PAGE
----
“Google is still a monopoly”: alternative search engines complain to the European Union that the measures taken so far are not effective
In 2020, Google began allowing alternative search engines to be chosen as the default search engine on Android. DuckDuckGo, Info.com and Qwant were chosen in Spain, but to determine the candidate they had to bid to be eligible. A “fundamentally flawed” method as reported by DuckDuckGo.
After several months of dispute, in June 2021 Google announced that it would finally allow its competitors to appear for free and it would show up to a total of 12 search engines to choose the default. These changes were implemented on September 1 in the European Union and the United Kingdom.
In a new escalation of the confrontation of alternative search engines against Google, four of them (DuckDuckGo, Ecosia, Qwant and Lilo) have sent an open letter to the European Commission arguing that Google remains a monopoly and limits competition in the online search engine sector.
“A screen on Android that is shown once is not a sufficient measure”
Despite recent changes, alternative search engines remain unhappy with Google’s dominance in their industry. In the open letter sent today they state that “we do not believe that they will change the market share significantly.”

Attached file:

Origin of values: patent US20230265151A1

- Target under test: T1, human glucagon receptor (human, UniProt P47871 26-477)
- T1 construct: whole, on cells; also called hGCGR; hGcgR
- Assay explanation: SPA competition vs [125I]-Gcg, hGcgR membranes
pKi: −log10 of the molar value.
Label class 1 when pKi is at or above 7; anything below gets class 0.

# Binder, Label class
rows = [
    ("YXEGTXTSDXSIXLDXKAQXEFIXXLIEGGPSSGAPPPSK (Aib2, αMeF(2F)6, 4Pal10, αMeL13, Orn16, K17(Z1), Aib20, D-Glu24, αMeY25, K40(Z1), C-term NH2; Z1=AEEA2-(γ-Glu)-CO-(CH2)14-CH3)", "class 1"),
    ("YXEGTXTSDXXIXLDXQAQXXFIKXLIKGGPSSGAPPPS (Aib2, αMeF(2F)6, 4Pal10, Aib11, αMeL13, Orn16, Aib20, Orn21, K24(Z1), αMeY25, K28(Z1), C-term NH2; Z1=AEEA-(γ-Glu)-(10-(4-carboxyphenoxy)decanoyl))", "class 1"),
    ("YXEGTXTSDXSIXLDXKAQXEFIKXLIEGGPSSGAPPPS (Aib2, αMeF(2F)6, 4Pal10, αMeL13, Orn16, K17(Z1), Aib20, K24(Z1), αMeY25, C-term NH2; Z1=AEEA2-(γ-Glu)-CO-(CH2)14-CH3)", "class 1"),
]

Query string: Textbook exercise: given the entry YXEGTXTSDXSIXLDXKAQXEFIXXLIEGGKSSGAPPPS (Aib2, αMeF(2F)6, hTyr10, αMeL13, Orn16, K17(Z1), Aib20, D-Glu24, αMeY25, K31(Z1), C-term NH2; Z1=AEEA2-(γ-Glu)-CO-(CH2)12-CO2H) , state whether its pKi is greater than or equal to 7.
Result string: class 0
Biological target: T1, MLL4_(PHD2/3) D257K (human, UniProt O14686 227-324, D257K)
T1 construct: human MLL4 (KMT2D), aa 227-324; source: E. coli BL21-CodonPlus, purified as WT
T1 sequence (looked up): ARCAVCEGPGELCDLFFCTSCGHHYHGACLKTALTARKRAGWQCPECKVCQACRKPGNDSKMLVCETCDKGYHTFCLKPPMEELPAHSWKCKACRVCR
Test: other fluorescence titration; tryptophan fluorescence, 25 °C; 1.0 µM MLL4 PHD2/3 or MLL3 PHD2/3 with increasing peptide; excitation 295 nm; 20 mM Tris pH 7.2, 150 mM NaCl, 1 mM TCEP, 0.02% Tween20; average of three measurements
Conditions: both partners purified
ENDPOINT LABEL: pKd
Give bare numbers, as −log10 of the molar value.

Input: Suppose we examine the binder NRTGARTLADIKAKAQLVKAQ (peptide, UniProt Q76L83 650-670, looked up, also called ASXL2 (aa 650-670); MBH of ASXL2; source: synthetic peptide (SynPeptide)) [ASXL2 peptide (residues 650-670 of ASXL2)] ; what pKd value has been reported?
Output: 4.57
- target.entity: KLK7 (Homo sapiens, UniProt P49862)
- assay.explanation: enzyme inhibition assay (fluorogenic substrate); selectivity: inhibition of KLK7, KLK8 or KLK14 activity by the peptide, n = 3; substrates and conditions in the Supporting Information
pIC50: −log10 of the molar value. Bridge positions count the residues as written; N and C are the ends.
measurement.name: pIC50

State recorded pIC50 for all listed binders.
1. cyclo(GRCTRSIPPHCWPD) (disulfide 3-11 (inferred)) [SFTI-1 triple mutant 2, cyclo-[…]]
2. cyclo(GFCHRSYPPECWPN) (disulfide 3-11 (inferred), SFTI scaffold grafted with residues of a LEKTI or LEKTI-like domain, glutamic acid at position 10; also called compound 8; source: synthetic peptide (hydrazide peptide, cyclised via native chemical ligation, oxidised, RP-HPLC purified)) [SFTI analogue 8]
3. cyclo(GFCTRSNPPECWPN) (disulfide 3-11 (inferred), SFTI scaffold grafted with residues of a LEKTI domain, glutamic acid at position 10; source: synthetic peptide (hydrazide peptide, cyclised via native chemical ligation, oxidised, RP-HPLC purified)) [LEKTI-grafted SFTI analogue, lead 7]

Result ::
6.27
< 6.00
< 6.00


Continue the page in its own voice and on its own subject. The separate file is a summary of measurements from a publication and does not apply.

Regarding the screen shown in Android where different choices are offered, alternative search engines explain that “Only displayed once, in an onboarding process designed by Google and owned by Google. If users later decide to change the defaults, they must take more than 15 clicks or factory reset their phone. ”
In the letter they also complain that this screen appears on Android, but not on Chrome or other operating systems. It also shows its concern that it does not apply to all aspects of search in Android, being able to refer to other sections such as Discover or the voice assistants themselves.
The latest data from StatCounter shows that Google continues to have a very high percentage of use in Europe, reaching 93% in September 2021.
In 2023 the future DMA (‘Digital Markets Act’) will come into force if it receives the green light from legislators. About it, from alternative search engines they point out that “the DMA should include in the law a requirement for a search engine preferences menu which would effectively prohibit Google from acquiring default search access points from operating systems and browsers. ”
An addition that the European Commission could consider and would represent a new chapter in a battle that is on the way to being as iconic as that maintained by Microsoft and Internet Explorer in the first decade of the 2000s.